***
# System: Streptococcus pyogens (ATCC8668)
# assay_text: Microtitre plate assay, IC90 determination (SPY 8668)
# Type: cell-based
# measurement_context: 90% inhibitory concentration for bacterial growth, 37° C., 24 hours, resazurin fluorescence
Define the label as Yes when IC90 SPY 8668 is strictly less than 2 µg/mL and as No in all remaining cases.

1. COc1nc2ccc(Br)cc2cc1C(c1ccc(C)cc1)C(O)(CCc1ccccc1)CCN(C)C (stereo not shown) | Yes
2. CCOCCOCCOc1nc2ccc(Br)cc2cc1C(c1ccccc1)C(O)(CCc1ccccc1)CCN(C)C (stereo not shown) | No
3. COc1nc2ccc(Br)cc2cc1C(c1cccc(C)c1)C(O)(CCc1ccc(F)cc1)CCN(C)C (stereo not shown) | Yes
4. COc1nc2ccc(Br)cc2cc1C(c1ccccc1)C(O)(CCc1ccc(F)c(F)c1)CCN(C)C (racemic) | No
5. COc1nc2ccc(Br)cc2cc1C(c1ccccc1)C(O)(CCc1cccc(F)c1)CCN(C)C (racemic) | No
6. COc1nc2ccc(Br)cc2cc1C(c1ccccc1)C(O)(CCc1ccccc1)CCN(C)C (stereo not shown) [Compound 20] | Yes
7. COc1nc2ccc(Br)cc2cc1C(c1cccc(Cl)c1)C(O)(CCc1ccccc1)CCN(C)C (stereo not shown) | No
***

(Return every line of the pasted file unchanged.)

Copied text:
# System: Streptococcus pyogens (ATCC8668)
# assay_text: Microtitre plate assay, IC90 determination (SPY 8668)
# Type: cell-based
# measurement_context: 90% inhibitory concentration for bacterial growth, 37° C., 24 hours, resazurin fluorescence
Define the label as Yes when IC90 SPY 8668 is strictly less than 2 µg/mL and as No in all remaining cases.

1. COc1nc2ccc(Br)cc2cc1C(c1ccc(C)cc1)C(O)(CCc1ccccc1)CCN(C)C (stereo not shown) | Yes
2. CCOCCOCCOc1nc2ccc(Br)cc2cc1C(c1ccccc1)C(O)(CCc1ccccc1)CCN(C)C (stereo not shown) | No
3. COc1nc2ccc(Br)cc2cc1C(c1cccc(C)c1)C(O)(CCc1ccc(F)cc1)CCN(C)C (stereo not shown) | Yes
4. COc1nc2ccc(Br)cc2cc1C(c1ccccc1)C(O)(CCc1ccc(F)c(F)c1)CCN(C)C (racemic) | No
5. COc1nc2ccc(Br)cc2cc1C(c1ccccc1)C(O)(CCc1cccc(F)c1)CCN(C)C (racemic) | No
6. COc1nc2ccc(Br)cc2cc1C(c1ccccc1)C(O)(CCc1ccccc1)CCN(C)C (stereo not shown) [Compound 20] | Yes
7. COc1nc2ccc(Br)cc2cc1C(c1cccc(Cl)c1)C(O)(CCc1ccccc1)CCN(C)C (stereo not shown) | No